Although the inside-the-Beltway people are always shouting about Iranian backing of terrorism, it is difficult to discern any Iran-backed terrorism of any significance in the past decade. The trick is that the Wonks consider the Iraqi militias (alongside whom US forces fought ISIL in Iraq) and Hizbullah (the major activities of which have been to fight in Syria, often against al-Qaeda and ISIL) as “terrorists.” The US corporations have been defunding public education so that the American public cannot tell the difference between Sunni or Shiite and when they hear Iranian terrorism they assume that Tehran is blowing up Paris.

Iran for some reason is a useful bogeyman, but it has a military budget the size of Singapore’s and it is difficult to see any way in which it significantly affects US interests in the region in any negative way. Israel and Saudi Arabia see it as a budding regional hegemon and are afraid of it, but many of their concerns are vapor and paranoia, or mere reflections of their own actions. They keep complaining about Iranian influence in Yemen, but little is visible while Saudi Arabia and Trump have bombed that poor country back to the stone ages. So who is having the significant impact on Yemen? And despite the propaganda making Hamas ten feet tall, it isn’t as close to Iran as it used to be and it is signalling that it has failed to administer Gaza and is negotiating to have the secular PLO come back in and take over. The Palestinians of Gaza are two million poverty-stricken captives of the Israelis, who keep them in an open air prison and they pose no significant challenge to Israel, Iranian help or no.

In 2014, security in the Fertile Crescent collapsed with the rise of the phony “caliphate” of the so-called Islamic State group, or ISIL or Daesh. A lot of breathless pundits made this emergence of a rogue state more important than it was. I called it a flash in the pan from the beginning. The Iraqi government was not going to cede 40% of its territory to 25,000 extremists hyper-Wahhabis. Damascus was not as much in a hurry to take back the distant and unimportant eastern desert from ISIL, especially since it was fighting other rebels, but it wouldn’t leave them there forever. Moreover, the regional and international security environment was unfriendly to ISIL survival. Iran did not want it there. Russia did not want it there. The United States and NATO did not want it there.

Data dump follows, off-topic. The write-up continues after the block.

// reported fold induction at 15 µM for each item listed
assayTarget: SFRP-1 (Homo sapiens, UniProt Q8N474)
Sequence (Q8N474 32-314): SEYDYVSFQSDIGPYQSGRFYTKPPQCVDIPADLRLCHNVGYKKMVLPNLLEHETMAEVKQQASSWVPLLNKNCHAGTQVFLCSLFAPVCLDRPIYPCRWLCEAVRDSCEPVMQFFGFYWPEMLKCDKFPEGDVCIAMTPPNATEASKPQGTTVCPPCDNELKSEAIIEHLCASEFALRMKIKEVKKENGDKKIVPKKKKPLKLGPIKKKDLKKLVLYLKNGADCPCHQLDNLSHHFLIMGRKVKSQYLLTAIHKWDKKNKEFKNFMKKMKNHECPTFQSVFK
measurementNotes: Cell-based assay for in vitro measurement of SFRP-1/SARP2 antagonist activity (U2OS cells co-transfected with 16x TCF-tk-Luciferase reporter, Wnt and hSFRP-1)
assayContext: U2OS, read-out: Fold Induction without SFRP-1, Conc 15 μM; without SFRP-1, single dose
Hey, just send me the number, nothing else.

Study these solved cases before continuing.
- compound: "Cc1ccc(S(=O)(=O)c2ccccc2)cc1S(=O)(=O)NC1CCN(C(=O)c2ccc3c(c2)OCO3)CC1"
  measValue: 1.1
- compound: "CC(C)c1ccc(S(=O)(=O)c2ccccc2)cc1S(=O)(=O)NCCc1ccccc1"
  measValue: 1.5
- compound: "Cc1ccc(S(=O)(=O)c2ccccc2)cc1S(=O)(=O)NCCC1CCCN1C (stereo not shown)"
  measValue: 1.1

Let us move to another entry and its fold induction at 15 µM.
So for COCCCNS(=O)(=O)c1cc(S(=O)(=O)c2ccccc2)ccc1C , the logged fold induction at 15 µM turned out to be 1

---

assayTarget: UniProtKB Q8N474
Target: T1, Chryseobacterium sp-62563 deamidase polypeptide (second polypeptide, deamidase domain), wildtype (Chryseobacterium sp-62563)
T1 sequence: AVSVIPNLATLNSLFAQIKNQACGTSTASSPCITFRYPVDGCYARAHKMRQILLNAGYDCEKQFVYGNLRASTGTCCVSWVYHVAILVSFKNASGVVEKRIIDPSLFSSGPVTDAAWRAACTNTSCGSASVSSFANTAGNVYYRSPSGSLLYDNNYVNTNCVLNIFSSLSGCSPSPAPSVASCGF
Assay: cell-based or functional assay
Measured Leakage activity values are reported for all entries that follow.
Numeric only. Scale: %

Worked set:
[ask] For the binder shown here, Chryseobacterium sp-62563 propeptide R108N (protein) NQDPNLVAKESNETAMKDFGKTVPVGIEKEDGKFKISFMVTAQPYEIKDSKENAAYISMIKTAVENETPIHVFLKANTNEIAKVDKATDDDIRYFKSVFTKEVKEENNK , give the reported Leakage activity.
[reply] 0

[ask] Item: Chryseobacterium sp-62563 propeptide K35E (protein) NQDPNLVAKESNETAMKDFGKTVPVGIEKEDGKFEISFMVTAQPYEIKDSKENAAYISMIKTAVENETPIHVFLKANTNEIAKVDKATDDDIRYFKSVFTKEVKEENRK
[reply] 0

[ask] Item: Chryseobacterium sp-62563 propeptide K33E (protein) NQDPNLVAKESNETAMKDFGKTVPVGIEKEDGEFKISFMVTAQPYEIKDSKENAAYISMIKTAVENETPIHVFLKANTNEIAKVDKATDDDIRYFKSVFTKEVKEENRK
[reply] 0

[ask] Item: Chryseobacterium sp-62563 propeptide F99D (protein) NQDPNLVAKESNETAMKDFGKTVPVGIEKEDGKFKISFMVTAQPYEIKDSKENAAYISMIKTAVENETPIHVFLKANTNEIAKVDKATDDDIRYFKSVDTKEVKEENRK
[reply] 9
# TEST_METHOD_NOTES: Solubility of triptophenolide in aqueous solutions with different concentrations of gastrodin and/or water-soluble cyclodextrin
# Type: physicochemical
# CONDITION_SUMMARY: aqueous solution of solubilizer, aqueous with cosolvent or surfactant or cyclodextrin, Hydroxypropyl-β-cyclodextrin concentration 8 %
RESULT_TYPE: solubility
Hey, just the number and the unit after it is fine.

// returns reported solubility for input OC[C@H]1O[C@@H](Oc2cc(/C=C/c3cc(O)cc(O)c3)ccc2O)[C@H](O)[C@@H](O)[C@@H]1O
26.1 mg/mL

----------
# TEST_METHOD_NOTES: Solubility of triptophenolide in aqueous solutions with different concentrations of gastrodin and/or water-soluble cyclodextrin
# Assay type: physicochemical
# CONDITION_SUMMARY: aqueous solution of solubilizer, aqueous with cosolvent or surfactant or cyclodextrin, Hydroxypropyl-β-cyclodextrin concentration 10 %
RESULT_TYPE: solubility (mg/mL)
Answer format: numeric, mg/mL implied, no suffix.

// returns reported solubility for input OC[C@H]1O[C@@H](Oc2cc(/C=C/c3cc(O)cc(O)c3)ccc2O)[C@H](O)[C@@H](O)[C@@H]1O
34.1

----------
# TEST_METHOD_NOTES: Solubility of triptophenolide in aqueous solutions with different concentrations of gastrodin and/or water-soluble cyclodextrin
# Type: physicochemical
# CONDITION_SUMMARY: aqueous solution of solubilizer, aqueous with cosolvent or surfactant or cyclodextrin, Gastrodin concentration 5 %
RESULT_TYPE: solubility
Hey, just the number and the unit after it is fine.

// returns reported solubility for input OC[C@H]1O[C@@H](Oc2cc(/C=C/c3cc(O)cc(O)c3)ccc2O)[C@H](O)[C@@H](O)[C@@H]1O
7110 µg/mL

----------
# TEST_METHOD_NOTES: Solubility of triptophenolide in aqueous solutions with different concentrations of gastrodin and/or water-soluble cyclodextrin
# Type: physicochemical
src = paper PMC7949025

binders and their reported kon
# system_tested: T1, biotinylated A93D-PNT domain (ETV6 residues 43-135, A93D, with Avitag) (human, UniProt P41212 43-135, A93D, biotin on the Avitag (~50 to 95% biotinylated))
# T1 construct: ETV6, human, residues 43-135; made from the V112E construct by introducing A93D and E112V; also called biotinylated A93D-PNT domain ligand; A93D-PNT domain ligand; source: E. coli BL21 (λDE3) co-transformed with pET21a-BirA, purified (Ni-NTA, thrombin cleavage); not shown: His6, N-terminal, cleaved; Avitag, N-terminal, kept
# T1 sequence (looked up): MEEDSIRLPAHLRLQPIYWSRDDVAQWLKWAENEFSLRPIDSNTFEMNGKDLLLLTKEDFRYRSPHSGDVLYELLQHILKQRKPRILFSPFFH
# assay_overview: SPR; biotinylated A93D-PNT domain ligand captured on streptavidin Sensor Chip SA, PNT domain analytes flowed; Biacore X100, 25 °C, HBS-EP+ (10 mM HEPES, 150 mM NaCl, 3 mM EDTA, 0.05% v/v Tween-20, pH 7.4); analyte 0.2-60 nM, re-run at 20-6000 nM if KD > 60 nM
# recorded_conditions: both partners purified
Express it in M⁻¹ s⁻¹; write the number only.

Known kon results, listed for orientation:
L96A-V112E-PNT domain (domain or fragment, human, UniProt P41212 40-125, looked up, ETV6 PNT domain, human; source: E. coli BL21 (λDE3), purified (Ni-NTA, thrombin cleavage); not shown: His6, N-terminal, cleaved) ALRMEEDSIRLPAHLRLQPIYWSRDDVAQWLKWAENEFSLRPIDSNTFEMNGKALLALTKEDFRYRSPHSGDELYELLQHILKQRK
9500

ISIL also gets the 2018 Darwin Award for stupidest human organization on earth (and it has a lot of competition). It is a terrorist organization and attacked Paris and Brussels. But it was also a state with a return address. Terrorist organizations are weak, and terrorist tactics are a sign of weakness. The only advantage they have is that they do not have a return address, so they can strike much stronger foes and then fade away. (The US never has found Ayman al-Zawahiri, who killed nearly 3,000 Americans, though for reasons known only to Washington there doesn’t seem to be a manhunt for him.) But the Daesh leaders announced a capital, and had a state house where they met, and *then* they attacked Paris with terrorism. What do you think France would do to them (and French fighter jets played a bigger role in rolling up Daesh in eastern Syria than was usually reported)? Hence, Darwin award. It has devolved back into a terrorist organization and hasn’t disappeared, but its resources have diminished by 98% and those policy wonks in DC who hope to go on making a living analyzing it should start studying Korean or something.